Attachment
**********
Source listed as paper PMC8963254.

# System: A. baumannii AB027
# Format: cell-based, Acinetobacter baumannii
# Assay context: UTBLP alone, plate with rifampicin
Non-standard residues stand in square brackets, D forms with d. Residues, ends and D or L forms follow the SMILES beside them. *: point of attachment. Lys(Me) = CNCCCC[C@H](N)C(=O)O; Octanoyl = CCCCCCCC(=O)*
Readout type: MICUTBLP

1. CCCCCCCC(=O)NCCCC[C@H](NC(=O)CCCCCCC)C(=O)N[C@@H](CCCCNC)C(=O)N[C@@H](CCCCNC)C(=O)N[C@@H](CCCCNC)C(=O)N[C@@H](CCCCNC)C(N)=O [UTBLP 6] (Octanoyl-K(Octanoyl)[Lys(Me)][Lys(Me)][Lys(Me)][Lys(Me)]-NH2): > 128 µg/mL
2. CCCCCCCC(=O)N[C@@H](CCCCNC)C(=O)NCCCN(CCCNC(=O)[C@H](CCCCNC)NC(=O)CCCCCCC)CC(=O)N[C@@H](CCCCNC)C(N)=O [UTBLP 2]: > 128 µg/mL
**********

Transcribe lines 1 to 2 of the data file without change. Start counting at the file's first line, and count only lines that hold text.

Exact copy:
Source listed as paper PMC8963254.

# System: A. baumannii AB027